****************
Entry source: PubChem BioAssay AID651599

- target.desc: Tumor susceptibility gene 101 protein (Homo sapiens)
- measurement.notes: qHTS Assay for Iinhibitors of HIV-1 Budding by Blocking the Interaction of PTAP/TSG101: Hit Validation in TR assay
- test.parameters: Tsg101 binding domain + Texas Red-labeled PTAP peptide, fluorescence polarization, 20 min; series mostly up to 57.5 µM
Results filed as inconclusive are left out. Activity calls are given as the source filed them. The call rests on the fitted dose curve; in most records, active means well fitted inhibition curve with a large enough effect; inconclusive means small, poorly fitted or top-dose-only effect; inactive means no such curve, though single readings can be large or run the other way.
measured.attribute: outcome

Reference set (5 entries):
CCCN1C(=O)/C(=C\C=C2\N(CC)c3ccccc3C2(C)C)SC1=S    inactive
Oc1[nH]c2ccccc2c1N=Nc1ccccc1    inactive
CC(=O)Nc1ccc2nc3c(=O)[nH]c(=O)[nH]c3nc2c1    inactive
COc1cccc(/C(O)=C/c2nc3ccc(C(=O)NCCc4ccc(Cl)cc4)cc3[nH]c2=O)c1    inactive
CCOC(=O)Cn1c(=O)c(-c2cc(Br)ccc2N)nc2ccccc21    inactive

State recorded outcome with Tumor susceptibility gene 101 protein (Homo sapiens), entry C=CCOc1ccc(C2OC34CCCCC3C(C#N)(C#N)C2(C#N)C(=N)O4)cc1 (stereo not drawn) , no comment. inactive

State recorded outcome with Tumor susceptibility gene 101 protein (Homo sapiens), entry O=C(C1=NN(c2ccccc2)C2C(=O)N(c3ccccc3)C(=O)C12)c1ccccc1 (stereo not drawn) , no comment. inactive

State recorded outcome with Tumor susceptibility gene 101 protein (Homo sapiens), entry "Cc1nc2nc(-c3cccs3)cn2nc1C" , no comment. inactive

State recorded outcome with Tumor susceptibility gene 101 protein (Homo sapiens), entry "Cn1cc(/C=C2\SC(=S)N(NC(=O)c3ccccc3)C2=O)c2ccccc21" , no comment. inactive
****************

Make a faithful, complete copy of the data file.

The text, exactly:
Entry source: PubChem BioAssay AID651599

- target.desc: Tumor susceptibility gene 101 protein (Homo sapiens)
- measurement.notes: qHTS Assay for Iinhibitors of HIV-1 Budding by Blocking the Interaction of PTAP/TSG101: Hit Validation in TR assay
- test.parameters: Tsg101 binding domain + Texas Red-labeled PTAP peptide, fluorescence polarization, 20 min; series mostly up to 57.5 µM
Results filed as inconclusive are left out. Activity calls are given as the source filed them. The call rests on the fitted dose curve; in most records, active means well fitted inhibition curve with a large enough effect; inconclusive means small, poorly fitted or top-dose-only effect; inactive means no such curve, though single readings can be large or run the other way.
measured.attribute: outcome

Reference set (5 entries):
CCCN1C(=O)/C(=C\C=C2\N(CC)c3ccccc3C2(C)C)SC1=S    inactive
Oc1[nH]c2ccccc2c1N=Nc1ccccc1    inactive
CC(=O)Nc1ccc2nc3c(=O)[nH]c(=O)[nH]c3nc2c1    inactive
COc1cccc(/C(O)=C/c2nc3ccc(C(=O)NCCc4ccc(Cl)cc4)cc3[nH]c2=O)c1    inactive
CCOC(=O)Cn1c(=O)c(-c2cc(Br)ccc2N)nc2ccccc21    inactive

State recorded outcome with Tumor susceptibility gene 101 protein (Homo sapiens), entry C=CCOc1ccc(C2OC34CCCCC3C(C#N)(C#N)C2(C#N)C(=N)O4)cc1 (stereo not drawn) , no comment. inactive

State recorded outcome with Tumor susceptibility gene 101 protein (Homo sapiens), entry O=C(C1=NN(c2ccccc2)C2C(=O)N(c3ccccc3)C(=O)C12)c1ccccc1 (stereo not drawn) , no comment. inactive

State recorded outcome with Tumor susceptibility gene 101 protein (Homo sapiens), entry "Cc1nc2nc(-c3cccs3)cn2nc1C" , no comment. inactive

State recorded outcome with Tumor susceptibility gene 101 protein (Homo sapiens), entry "Cn1cc(/C=C2\SC(=S)N(NC(=O)c3ccccc3)C2=O)c2ccccc21" , no comment. inactive